about. All seems quiet in the noontime, but some children take us to our
bamboo-walled destination, were we deboot and climb the steep stairs to the
surprisingly light and airy chamber – considering it has no windows: the little
holes in the woven walls and the doorway allow for a diffuse glow and a
pleasing draught. Clever. We settle to a
remarkable lunch of avocados, tomato salad and chapatis dipped in curry on a
low round table which somehow accompanies us. Our limbs stiffen quickly from
sitting on the floor, but we soon stretch them out in a luxurious, jetlaggy
siesta, interrupted by the children of the household – indeed the village –
imperceptibly sitting nearer to us, and noisier and gigglier as their shyness
We set off again at 2.45 for what turns out
to be a superb afternoon’s walking, probably the finest of the expedition. We
drop to a dry little waterbed, then climb gently through a gorgeous open pine
wood, emerging to a bowl of fields which terminates abruptly to our right at
the elegantly curving plateau rim, behind which cliffs fall to the deep valley
we walked above earlier on. Recently tilled terraces and yellow fallows glow in
the now slanting sun. A line of tribesmen walk purposefully round the high
ground toward us, heading for the old man’s festival, wherever it may be. The
bowl boasts a fine array of trees. Pollarding is a big thing here, producing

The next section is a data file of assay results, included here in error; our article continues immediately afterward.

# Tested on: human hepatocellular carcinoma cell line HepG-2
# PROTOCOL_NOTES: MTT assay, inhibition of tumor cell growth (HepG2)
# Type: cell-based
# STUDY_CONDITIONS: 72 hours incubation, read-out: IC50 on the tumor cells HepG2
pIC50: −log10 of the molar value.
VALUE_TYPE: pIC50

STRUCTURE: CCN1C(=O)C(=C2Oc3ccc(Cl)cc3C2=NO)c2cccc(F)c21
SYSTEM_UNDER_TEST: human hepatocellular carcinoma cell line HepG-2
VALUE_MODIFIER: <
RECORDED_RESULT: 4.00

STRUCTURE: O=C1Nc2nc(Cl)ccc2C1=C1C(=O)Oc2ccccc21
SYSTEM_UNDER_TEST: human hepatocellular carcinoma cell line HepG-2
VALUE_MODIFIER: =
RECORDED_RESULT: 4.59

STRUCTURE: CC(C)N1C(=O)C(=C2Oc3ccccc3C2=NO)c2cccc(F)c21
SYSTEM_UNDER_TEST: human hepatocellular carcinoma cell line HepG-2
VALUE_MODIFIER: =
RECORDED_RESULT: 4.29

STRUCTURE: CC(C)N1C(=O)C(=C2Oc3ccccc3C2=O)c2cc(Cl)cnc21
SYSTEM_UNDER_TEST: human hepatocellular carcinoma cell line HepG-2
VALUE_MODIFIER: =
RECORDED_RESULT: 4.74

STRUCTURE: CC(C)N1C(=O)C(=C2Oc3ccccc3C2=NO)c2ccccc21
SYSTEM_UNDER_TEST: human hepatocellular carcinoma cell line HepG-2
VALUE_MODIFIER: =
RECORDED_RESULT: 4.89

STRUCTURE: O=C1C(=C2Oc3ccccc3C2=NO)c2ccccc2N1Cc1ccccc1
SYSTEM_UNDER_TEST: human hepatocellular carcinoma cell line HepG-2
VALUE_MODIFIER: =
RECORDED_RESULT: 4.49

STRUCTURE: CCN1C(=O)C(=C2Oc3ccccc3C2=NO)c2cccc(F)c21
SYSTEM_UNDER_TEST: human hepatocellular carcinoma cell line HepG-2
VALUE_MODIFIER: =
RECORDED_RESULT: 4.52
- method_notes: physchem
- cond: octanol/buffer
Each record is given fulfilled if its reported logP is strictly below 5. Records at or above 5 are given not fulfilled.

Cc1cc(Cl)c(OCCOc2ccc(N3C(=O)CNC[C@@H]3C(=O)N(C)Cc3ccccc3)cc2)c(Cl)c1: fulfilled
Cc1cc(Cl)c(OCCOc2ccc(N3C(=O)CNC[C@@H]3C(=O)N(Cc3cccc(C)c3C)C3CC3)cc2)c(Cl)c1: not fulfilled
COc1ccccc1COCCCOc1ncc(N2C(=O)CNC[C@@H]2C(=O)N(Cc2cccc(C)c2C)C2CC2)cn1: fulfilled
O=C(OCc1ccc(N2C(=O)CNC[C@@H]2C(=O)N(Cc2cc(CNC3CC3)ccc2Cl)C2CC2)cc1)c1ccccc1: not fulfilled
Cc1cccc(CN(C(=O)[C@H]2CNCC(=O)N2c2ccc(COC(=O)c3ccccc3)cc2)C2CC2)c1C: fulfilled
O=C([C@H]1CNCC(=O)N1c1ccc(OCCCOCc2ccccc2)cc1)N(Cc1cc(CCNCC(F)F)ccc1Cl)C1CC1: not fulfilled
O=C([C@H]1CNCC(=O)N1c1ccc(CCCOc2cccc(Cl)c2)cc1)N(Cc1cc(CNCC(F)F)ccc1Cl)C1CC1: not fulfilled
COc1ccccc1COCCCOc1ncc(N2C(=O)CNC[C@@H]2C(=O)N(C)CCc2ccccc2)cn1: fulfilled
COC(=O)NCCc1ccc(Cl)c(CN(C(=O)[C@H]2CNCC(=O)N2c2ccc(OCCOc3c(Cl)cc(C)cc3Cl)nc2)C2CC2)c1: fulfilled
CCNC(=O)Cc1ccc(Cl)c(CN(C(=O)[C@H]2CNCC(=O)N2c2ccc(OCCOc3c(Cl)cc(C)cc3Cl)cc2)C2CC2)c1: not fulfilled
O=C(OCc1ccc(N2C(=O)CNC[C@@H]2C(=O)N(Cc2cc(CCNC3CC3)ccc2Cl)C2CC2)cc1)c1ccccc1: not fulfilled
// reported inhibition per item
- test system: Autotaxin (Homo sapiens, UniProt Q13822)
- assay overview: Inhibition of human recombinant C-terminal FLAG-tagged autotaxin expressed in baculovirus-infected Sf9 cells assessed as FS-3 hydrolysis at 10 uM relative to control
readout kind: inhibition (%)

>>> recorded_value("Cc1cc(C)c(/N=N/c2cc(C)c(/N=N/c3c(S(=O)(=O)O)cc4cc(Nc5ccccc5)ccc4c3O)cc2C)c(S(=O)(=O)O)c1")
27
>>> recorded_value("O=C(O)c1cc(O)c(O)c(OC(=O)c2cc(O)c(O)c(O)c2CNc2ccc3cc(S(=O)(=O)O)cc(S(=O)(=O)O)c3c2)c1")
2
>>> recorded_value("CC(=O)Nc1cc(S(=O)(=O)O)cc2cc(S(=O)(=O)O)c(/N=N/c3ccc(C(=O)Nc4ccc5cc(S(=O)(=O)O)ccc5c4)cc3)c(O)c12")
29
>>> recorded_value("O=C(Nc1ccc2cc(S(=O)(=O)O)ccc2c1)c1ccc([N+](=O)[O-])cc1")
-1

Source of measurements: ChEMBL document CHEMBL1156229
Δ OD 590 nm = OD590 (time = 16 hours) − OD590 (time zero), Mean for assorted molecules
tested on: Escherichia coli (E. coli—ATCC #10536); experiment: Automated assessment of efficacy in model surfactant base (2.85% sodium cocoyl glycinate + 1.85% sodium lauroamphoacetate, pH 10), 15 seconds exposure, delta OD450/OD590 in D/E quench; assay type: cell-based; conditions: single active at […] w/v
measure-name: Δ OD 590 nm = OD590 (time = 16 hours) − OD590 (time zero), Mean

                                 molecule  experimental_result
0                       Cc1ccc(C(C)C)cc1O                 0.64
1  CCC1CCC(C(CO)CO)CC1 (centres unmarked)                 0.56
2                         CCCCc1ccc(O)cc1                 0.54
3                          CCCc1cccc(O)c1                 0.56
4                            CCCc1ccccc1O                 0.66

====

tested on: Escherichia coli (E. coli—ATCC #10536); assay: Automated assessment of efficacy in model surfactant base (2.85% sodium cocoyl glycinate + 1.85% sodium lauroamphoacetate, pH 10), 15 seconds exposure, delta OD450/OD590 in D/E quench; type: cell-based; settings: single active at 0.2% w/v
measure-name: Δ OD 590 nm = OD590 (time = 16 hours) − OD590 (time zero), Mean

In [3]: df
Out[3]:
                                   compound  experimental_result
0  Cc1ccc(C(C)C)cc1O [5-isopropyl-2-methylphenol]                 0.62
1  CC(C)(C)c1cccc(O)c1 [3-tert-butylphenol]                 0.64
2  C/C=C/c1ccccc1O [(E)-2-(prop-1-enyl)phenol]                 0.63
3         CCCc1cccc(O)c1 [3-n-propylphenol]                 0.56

thick round crowns above sturdy trunks, like in a child’s picture, and some
lovely freestanding specimens create colour contrast-harmonies with the red
soil that Cezanne would be proud of.
Piles of dung, carefully collected and tended and laboriously carted
out, wait to be tilled into the soil.
Then we reach the high ground, with its
huge views across the gravidly dim valley to the rough, actually quite thickly
forested hillsides to the west. We wind along this glorious ridge for the next
couple of hours as the light mellows, then fades, passing ox-carts returning to
dry little villages, laden with water cans. They are coming from tanks which
are filled by pipes that run, for many kilometres, from the high hills the far
side of the big valley, operating, Eddie tells us, like grand siphons, wider
bores on the far heights helping to get the water up to our ridgetop. How would
they have coped with the yearly droughts before this ingenious trick was begun?
We get to the “remote” Pa-O village of
Kyauk Su where we will be staying just as the daylight surrenders. And there,